The widely available steroid drug dexamethasone may be key in helping to treat the sickest Covid-19 patients in the hospital who require ventilation or oxygen, according to researchers in the United Kingdom. Their findings are preliminary, still being compiled, and have not been published in a peer-reviewed journal — but one outside expert called this a "breakthrough."
The two lead investigators of the Recovery Trial, a large UK-based trial investigating potential Covid-19 treatments, announced to reporters in a virtual press conference on Tuesday that a low-dose regimen of dexamethasone for 10 days was found to reduce the risk of death by a third among hospitalized patients requiring ventilation in the trial.
"That’s a highly statistically significant result," Martin Landray, deputy chief investigator of the trial and a professor at the University of Oxford, said on Tuesday.
"This is a completely compelling result. If one looks at the patients who did not require ventilators but were on oxygen, there was also a significant risk reduction of about one-fifth," Landray said. "However, we didn’t see any benefit in those patients who were in hospital, had Covid, but whose lungs were working sufficiently well -- they were not taking either oxygen or on ventilators."
Landray added that "there are outstanding questions" and people treating Covid-19 at home should not be taking dexamethasone on the back of these results.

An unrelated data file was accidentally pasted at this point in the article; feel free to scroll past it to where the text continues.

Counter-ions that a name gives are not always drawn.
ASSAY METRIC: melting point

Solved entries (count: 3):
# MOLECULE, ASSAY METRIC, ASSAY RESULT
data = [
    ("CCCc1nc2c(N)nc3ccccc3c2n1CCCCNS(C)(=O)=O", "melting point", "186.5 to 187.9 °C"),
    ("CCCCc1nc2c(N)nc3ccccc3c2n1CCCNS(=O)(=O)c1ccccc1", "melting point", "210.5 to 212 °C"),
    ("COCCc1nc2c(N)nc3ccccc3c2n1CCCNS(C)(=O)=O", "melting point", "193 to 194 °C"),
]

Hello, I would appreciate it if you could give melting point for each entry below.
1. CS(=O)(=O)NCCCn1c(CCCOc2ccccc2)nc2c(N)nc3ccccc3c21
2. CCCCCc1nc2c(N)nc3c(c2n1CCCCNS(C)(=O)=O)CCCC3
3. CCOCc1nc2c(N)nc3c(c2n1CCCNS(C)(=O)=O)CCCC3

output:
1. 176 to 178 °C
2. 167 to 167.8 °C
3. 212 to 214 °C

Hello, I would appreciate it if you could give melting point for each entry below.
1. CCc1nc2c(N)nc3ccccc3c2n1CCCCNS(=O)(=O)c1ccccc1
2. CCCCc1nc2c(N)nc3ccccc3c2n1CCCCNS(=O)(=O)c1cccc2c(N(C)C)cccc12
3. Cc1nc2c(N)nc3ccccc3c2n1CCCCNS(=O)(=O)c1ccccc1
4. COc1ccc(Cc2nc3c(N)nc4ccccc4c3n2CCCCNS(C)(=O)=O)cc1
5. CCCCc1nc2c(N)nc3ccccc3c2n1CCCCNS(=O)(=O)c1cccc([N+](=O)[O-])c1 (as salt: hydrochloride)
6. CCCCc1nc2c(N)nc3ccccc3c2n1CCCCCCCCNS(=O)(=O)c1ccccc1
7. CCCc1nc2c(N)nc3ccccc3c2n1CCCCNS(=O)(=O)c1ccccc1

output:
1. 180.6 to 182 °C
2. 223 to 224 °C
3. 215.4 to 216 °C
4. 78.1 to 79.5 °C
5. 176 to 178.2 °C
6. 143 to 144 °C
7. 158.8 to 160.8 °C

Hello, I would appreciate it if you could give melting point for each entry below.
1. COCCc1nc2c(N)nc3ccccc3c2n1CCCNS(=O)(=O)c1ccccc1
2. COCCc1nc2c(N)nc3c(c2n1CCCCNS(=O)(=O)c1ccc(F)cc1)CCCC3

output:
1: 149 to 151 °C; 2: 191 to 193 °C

"We have not studied patients in the community," Landray said. "We show no effect in the patients who are not on oxygen and we did not study the patients who are not in hospital."
About the trial: The dexamethasone arm of the Recovery Trial — which closed last week and researchers are now compiling its data — included about 2,100 hospitalized Covid-19 patients who were randomized to receive dexamethasone and about 4,300 hospitalized Covid-19 patients who were randomized to receive the usual standard of care at their hospitals.
In the trial, dexamethasone was provided at a dose of 6mg once a day for up to 10 days, administered either as an injection or taken orally. The researchers reported no serious adverse events among the patients taking dexamethasone, but the results are preliminary.
"At this stage, we found no clear adverse effects of doing this. Let’s recognize that there are sort of two messages here. In the people who required oxygen or ventilation, it clearly works, and the benefits are biggest for those on ventilators. In the people in hospital with Covid who do not require oxygen -- so, their lungs are working moderately well -- then actually there’s no benefit," Landray said on Tuesday.
He continued: "In the trial, our focus was on mortality, which obviously a drug can affect in either direction, but the overall results in the patients on oxygen and ventilation was a clear, clear benefit. We’ve looked, for example, were there deaths due to other forms of infection, which are sometimes considered a risk? And the answer is no, there was no excess of any other particular cause of death."